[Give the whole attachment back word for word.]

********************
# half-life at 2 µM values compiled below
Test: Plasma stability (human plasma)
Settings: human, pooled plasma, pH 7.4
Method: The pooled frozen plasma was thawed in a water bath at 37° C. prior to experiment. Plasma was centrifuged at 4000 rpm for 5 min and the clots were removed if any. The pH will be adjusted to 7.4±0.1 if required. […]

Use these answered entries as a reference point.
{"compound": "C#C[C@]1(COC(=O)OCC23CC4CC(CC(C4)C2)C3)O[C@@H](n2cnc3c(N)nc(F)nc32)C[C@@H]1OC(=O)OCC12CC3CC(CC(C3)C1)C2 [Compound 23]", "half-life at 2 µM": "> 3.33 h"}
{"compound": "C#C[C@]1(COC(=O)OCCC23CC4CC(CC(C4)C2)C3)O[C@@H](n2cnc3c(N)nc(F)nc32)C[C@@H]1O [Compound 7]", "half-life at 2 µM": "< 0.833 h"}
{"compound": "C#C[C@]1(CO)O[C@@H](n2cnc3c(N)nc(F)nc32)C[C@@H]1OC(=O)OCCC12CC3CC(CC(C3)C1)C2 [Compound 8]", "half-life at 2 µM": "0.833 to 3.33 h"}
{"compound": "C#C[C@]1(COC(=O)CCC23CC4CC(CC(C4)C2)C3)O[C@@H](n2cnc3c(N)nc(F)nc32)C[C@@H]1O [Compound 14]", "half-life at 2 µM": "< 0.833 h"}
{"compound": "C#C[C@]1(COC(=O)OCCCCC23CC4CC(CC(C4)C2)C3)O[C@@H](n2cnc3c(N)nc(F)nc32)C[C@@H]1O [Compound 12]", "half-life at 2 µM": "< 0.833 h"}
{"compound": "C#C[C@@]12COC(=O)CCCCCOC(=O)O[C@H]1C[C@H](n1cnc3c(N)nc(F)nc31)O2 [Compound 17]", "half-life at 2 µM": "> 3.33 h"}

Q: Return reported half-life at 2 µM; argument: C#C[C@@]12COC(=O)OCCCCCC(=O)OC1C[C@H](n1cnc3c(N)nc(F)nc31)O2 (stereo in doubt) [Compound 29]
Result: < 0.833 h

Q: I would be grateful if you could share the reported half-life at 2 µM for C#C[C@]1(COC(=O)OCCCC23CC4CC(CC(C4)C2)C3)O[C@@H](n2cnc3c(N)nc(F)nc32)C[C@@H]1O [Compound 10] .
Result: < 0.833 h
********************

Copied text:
# half-life at 2 µM values compiled below
Test: Plasma stability (human plasma)
Settings: human, pooled plasma, pH 7.4
Method: The pooled frozen plasma was thawed in a water bath at 37° C. prior to experiment. Plasma was centrifuged at 4000 rpm for 5 min and the clots were removed if any. The pH will be adjusted to 7.4±0.1 if required. […]

Use these answered entries as a reference point.
{"compound": "C#C[C@]1(COC(=O)OCC23CC4CC(CC(C4)C2)C3)O[C@@H](n2cnc3c(N)nc(F)nc32)C[C@@H]1OC(=O)OCC12CC3CC(CC(C3)C1)C2 [Compound 23]", "half-life at 2 µM": "> 3.33 h"}
{"compound": "C#C[C@]1(COC(=O)OCCC23CC4CC(CC(C4)C2)C3)O[C@@H](n2cnc3c(N)nc(F)nc32)C[C@@H]1O [Compound 7]", "half-life at 2 µM": "< 0.833 h"}
{"compound": "C#C[C@]1(CO)O[C@@H](n2cnc3c(N)nc(F)nc32)C[C@@H]1OC(=O)OCCC12CC3CC(CC(C3)C1)C2 [Compound 8]", "half-life at 2 µM": "0.833 to 3.33 h"}
{"compound": "C#C[C@]1(COC(=O)CCC23CC4CC(CC(C4)C2)C3)O[C@@H](n2cnc3c(N)nc(F)nc32)C[C@@H]1O [Compound 14]", "half-life at 2 µM": "< 0.833 h"}
{"compound": "C#C[C@]1(COC(=O)OCCCCC23CC4CC(CC(C4)C2)C3)O[C@@H](n2cnc3c(N)nc(F)nc32)C[C@@H]1O [Compound 12]", "half-life at 2 µM": "< 0.833 h"}
{"compound": "C#C[C@@]12COC(=O)CCCCCOC(=O)O[C@H]1C[C@H](n1cnc3c(N)nc(F)nc31)O2 [Compound 17]", "half-life at 2 µM": "> 3.33 h"}

Q: Return reported half-life at 2 µM; argument: C#C[C@@]12COC(=O)OCCCCCC(=O)OC1C[C@H](n1cnc3c(N)nc(F)nc31)O2 (stereo in doubt) [Compound 29]
Result: < 0.833 h

Q: I would be grateful if you could share the reported half-life at 2 µM for C#C[C@]1(COC(=O)OCCCC23CC4CC(CC(C4)C2)C3)O[C@@H](n2cnc3c(N)nc(F)nc32)C[C@@H]1O [Compound 10] .
Result: < 0.833 h